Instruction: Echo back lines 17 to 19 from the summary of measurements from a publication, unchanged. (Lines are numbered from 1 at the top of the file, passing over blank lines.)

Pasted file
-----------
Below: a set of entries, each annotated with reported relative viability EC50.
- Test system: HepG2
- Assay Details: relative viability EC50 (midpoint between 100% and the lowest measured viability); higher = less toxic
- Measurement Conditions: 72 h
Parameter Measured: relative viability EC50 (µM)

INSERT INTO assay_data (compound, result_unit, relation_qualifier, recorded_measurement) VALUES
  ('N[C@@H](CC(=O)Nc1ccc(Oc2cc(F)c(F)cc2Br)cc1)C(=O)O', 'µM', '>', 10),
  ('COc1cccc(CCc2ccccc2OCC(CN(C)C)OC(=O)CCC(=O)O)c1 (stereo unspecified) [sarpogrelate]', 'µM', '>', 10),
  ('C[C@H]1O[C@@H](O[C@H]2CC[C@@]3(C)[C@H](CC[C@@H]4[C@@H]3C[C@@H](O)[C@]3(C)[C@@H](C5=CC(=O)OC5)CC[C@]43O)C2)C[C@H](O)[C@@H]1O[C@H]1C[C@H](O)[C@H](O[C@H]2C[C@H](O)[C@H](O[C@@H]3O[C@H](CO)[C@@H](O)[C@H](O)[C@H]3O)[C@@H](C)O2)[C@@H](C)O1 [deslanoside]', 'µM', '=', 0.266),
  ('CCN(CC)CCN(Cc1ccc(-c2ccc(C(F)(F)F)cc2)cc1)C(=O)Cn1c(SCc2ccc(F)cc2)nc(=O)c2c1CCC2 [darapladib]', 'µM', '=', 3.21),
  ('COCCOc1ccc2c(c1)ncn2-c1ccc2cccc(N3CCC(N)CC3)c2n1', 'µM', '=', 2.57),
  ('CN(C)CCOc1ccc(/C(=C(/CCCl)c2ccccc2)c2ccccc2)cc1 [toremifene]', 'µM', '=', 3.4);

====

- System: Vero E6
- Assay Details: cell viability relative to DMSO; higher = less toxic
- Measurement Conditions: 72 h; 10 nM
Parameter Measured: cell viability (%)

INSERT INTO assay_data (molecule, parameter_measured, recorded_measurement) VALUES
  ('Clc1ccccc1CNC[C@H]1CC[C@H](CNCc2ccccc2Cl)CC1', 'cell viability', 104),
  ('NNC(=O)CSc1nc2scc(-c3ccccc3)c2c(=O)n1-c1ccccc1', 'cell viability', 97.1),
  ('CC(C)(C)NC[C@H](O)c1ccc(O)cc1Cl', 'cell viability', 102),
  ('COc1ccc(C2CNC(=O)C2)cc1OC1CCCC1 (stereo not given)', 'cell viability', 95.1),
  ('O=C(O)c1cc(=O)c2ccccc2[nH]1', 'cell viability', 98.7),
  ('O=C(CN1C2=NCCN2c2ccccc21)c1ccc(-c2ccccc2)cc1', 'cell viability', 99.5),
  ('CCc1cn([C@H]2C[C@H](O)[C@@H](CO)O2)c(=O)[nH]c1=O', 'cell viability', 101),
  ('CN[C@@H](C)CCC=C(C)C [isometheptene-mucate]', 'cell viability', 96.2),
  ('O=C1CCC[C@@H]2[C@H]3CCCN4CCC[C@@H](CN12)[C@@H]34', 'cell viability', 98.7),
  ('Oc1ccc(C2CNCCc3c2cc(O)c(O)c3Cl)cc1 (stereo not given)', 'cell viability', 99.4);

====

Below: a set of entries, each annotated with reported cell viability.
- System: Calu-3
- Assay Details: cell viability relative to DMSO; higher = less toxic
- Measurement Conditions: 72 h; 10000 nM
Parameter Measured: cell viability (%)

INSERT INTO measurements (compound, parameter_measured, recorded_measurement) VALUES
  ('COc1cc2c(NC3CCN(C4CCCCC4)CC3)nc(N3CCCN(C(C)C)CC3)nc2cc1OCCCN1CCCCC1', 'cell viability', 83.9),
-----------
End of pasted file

Parameter Measured: cell viability (%)

INSERT INTO assay_data (molecule, parameter_measured, recorded_measurement) VALUES
  ('Clc1ccccc1CNC[C@H]1CC[C@H](CNCc2ccccc2Cl)CC1', 'cell viability', 104),